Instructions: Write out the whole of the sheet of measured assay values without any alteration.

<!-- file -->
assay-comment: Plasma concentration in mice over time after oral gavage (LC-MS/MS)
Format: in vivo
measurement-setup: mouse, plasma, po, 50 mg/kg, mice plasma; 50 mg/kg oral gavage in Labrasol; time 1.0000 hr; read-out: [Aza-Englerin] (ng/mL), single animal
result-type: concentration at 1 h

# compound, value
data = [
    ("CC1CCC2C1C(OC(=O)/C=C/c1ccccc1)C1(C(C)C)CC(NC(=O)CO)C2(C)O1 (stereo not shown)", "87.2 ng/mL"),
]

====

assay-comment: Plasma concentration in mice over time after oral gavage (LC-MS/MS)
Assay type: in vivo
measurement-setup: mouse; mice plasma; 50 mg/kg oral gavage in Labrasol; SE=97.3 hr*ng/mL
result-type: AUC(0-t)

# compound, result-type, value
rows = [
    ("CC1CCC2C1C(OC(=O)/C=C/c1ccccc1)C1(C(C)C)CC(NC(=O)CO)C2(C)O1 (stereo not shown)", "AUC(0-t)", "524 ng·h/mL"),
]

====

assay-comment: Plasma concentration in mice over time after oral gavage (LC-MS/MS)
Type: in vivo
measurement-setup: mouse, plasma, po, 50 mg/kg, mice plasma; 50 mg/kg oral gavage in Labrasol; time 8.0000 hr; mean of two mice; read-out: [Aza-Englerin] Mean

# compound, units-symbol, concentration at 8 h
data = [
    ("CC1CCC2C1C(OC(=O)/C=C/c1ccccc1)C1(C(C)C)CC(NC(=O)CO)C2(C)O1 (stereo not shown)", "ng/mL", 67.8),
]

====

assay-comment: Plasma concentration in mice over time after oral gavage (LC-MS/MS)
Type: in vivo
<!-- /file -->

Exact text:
assay-comment: Plasma concentration in mice over time after oral gavage (LC-MS/MS)
Format: in vivo
measurement-setup: mouse, plasma, po, 50 mg/kg, mice plasma; 50 mg/kg oral gavage in Labrasol; time 1.0000 hr; read-out: [Aza-Englerin] (ng/mL), single animal
result-type: concentration at 1 h

# compound, value
data = [
    ("CC1CCC2C1C(OC(=O)/C=C/c1ccccc1)C1(C(C)C)CC(NC(=O)CO)C2(C)O1 (stereo not shown)", "87.2 ng/mL"),
]

====

assay-comment: Plasma concentration in mice over time after oral gavage (LC-MS/MS)
Assay type: in vivo
measurement-setup: mouse; mice plasma; 50 mg/kg oral gavage in Labrasol; SE=97.3 hr*ng/mL
result-type: AUC(0-t)

# compound, result-type, value
rows = [
    ("CC1CCC2C1C(OC(=O)/C=C/c1ccccc1)C1(C(C)C)CC(NC(=O)CO)C2(C)O1 (stereo not shown)", "AUC(0-t)", "524 ng·h/mL"),
]

====

assay-comment: Plasma concentration in mice over time after oral gavage (LC-MS/MS)
Type: in vivo
measurement-setup: mouse, plasma, po, 50 mg/kg, mice plasma; 50 mg/kg oral gavage in Labrasol; time 8.0000 hr; mean of two mice; read-out: [Aza-Englerin] Mean

# compound, units-symbol, concentration at 8 h
data = [
    ("CC1CCC2C1C(OC(=O)/C=C/c1ccccc1)C1(C(C)C)CC(NC(=O)CO)C2(C)O1 (stereo not shown)", "ng/mL", 67.8),
]

====

assay-comment: Plasma concentration in mice over time after oral gavage (LC-MS/MS)
Type: in vivo